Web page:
To appreciate better the organization of the structures of the sets of sums we plot in Fig. 3 the right-hand sides with of the panels in Fig. 2 with a logarithmic scale for the distance between the initial condition to the position for the maximum in the sums, i.e. we use the variables and . Panel (a) of Fig. 3 shows an almost linear behavior (with slope ) that indicates an exponential form around each peak of , a basic element preserved for , and as can be observed in panels (b), (c) and (d). Next, we notice that the additional motifs (of smooth protrusions bounded by sharp drops) in panel (b) for are spaced regularly in the logarithmic scale, a feature that will let us identify its origin below. Panel (c) for shows the appearance of additional small amplitude motifs (this time small smooth valleys bounded by sharp peaks) that enhance the alternating character to the smooth motifs for . The scale of panel (d) for precludes the observation of fine features at the transition to chaos. The insets in panels (c) and (d) help distinguish some differences between the sums for and .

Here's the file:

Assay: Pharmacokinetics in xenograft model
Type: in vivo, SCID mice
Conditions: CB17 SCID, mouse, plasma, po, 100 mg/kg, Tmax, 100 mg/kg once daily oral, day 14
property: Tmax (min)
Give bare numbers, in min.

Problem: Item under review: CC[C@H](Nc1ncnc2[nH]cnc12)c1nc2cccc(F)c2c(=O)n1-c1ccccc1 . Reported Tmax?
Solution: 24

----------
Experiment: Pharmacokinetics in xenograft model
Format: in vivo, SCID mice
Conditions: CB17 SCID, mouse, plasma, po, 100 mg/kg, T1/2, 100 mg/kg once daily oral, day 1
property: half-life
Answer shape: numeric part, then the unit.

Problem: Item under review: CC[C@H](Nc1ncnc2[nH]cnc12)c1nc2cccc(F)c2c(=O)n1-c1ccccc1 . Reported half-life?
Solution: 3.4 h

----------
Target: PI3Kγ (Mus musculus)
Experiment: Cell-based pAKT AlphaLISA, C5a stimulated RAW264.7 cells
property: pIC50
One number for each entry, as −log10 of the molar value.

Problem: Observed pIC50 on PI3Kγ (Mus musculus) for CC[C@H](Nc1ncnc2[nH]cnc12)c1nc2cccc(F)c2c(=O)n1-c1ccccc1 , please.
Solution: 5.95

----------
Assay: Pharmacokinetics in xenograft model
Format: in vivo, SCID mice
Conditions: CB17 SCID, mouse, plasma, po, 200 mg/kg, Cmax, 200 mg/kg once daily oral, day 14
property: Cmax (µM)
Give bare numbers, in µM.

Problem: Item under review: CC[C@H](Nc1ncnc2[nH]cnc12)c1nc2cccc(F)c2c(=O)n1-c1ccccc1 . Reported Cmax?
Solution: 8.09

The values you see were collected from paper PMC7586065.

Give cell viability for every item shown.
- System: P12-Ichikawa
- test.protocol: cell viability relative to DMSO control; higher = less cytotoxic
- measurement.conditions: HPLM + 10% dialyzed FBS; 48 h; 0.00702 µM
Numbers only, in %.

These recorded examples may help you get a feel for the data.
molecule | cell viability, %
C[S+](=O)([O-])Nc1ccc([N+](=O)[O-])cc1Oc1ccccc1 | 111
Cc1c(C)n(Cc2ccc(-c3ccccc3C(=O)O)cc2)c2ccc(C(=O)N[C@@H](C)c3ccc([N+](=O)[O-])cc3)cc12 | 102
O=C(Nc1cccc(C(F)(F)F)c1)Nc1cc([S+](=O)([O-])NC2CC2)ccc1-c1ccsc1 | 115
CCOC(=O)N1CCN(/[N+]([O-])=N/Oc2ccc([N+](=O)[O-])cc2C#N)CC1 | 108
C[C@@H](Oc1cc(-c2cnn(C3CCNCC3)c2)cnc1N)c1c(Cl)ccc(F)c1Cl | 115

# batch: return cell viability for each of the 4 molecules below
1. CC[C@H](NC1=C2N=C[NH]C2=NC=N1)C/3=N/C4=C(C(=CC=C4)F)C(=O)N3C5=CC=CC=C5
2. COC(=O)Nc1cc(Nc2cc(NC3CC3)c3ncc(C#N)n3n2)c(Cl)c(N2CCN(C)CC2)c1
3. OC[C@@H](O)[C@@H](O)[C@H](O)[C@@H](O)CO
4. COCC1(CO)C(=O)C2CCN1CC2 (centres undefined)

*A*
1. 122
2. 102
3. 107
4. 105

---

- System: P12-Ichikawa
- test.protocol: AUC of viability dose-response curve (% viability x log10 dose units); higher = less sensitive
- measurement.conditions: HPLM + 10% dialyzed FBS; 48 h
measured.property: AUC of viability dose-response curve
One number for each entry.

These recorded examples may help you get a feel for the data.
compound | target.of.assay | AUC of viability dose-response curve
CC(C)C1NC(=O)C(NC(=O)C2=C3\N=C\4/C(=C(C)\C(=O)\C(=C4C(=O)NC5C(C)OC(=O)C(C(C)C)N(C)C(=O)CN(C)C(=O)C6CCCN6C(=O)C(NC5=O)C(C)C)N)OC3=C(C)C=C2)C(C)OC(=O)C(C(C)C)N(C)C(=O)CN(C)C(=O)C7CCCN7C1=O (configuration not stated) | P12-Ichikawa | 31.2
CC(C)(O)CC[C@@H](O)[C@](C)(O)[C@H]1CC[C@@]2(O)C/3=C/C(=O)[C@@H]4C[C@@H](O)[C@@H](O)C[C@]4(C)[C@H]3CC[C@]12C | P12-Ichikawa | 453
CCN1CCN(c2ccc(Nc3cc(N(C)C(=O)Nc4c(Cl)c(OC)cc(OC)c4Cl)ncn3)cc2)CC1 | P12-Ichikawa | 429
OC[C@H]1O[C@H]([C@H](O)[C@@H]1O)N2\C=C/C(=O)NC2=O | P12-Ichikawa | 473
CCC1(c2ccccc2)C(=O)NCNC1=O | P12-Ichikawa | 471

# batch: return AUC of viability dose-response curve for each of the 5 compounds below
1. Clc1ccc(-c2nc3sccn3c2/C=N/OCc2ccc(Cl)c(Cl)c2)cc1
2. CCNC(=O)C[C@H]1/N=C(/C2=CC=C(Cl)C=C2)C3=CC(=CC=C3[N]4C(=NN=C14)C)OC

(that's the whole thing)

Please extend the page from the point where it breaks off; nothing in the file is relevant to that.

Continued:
We proceed to evaluate the distributions associated with the sets of sums . The four panels in Fig. 4 show in semi-logarithmic scales the results for the (non-normalized) histograms that correspond to the sums in the panels with same labels in Figs. 2 and 3. The essentially linear plot with slope in panel (a) for indicates an anticipated exponential decay distribution. The histogram in panel (b) for shows two features in addition to that in panel (a), a repeated motif structure superposed on the line of slope and a new smooth line of slope that gives the distribution an overall asymmetrical tent shape (in the semi-logarithmic scales of Fig. 4). The histogram in panel (c) for adds to the features of panel (b) both more detail to the motif structure superposed on the line of slope and now a repeated motif structure superposed on the previously smooth line of slope . These alternating finer detail appears progressively in the histograms for the distributions associated with period until in the limit we obtain the histogram in panel (d). As before, the scale of panel (d) for precludes the observation of fine features at the transition to chaos. The insets in panels (c) and (d) help distinguish some differences between the histograms for and . The stationary distribution for has an asymmetrical double exponential global shape with superposed motifs of ever-decreasing finer detail characteristic of a multifractal object. Below we explain the dynamical origin of all the features of this distribution, but before we rationalize this intricate arrangement we need to refer to the dynamical properties of trajectories as they evolve towards the Feigenbaum attractor.

## 3 Specifics of the dynamics towards supercycles and to their accumulation point